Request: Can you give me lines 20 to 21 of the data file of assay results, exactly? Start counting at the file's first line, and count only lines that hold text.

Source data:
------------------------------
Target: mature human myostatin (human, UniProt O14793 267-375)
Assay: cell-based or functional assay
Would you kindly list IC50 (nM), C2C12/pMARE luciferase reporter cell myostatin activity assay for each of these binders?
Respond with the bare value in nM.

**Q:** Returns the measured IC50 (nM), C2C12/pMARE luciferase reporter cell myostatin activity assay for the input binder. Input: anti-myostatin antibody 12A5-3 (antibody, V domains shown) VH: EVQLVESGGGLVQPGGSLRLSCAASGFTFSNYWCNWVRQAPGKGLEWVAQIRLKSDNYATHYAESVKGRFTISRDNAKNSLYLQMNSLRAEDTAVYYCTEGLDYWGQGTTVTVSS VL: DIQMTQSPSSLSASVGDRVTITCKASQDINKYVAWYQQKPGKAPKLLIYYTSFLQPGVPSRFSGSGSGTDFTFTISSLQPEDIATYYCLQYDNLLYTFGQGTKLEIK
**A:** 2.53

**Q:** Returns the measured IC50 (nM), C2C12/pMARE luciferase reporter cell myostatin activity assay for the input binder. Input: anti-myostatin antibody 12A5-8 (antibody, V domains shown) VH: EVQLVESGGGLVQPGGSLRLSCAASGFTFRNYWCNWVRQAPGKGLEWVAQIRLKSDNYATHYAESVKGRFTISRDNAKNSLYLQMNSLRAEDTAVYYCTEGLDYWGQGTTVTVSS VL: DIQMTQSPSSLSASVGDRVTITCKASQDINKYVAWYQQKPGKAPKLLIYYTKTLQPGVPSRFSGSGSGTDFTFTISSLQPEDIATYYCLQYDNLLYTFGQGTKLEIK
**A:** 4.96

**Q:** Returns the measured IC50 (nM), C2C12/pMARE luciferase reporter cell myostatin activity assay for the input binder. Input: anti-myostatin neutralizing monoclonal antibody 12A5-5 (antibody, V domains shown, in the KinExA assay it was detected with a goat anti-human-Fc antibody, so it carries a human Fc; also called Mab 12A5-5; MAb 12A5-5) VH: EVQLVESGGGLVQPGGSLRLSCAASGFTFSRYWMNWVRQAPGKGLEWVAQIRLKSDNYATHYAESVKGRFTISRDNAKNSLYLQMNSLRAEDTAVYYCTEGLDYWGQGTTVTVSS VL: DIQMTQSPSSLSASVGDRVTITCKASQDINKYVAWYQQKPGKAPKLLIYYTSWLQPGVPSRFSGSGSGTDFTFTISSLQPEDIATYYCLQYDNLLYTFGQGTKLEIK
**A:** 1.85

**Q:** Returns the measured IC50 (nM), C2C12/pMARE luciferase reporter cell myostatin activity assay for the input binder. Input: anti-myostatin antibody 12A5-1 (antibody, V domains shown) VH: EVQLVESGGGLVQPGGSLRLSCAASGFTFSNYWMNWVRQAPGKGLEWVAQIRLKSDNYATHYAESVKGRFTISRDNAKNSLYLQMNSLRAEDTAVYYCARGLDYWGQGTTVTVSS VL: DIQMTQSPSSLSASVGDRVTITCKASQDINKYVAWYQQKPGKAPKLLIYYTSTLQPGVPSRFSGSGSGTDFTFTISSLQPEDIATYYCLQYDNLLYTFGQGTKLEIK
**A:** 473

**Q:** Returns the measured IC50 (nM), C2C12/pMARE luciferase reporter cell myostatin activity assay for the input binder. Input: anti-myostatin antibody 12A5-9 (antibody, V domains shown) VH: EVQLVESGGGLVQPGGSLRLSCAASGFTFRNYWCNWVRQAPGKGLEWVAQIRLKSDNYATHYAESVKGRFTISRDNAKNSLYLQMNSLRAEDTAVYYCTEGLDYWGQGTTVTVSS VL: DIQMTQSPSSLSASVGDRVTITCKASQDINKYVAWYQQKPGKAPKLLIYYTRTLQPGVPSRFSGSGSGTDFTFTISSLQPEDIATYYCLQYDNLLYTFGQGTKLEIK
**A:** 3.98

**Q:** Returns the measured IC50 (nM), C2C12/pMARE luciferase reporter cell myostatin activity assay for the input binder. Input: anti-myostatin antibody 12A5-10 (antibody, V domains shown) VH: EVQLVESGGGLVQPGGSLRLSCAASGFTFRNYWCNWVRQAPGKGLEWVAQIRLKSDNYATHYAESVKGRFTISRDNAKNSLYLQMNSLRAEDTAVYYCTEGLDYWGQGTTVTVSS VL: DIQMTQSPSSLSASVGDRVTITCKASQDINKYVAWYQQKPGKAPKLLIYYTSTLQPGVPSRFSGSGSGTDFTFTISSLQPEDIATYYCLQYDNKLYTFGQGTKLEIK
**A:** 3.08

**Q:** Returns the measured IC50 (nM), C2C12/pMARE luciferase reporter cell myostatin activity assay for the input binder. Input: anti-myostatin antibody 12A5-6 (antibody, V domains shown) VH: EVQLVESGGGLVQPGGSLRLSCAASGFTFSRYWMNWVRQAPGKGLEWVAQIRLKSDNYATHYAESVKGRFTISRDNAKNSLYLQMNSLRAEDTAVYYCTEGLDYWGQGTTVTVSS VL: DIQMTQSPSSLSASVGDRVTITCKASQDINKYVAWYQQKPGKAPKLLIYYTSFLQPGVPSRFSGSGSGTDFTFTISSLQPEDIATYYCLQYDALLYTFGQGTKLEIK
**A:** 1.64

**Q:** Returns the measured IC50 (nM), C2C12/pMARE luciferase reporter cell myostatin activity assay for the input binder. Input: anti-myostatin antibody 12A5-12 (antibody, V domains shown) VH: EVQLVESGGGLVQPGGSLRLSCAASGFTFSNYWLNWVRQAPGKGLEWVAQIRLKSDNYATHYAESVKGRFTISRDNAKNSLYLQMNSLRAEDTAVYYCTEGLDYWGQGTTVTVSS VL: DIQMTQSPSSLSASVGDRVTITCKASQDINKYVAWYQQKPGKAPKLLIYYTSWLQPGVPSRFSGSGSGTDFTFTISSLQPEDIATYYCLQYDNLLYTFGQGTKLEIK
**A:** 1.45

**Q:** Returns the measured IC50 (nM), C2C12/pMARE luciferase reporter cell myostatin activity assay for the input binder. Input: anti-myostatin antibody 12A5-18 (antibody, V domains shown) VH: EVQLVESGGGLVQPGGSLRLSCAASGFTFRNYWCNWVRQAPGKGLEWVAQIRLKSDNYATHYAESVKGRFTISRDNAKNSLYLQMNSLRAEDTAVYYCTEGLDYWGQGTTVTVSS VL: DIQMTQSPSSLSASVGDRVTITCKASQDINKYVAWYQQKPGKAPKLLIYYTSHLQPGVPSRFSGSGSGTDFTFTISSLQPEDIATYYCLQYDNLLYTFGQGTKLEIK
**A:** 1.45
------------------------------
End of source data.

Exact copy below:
**A:** 1.45

**Q:** Returns the measured IC50 (nM), C2C12/pMARE luciferase reporter cell myostatin activity assay for the input binder. Input: anti-myostatin antibody 12A5-18 (antibody, V domains shown) VH: EVQLVESGGGLVQPGGSLRLSCAASGFTFRNYWCNWVRQAPGKGLEWVAQIRLKSDNYATHYAESVKGRFTISRDNAKNSLYLQMNSLRAEDTAVYYCTEGLDYWGQGTTVTVSS VL: DIQMTQSPSSLSASVGDRVTITCKASQDINKYVAWYQQKPGKAPKLLIYYTSHLQPGVPSRFSGSGSGTDFTFTISSLQPEDIATYYCLQYDNLLYTFGQGTKLEIK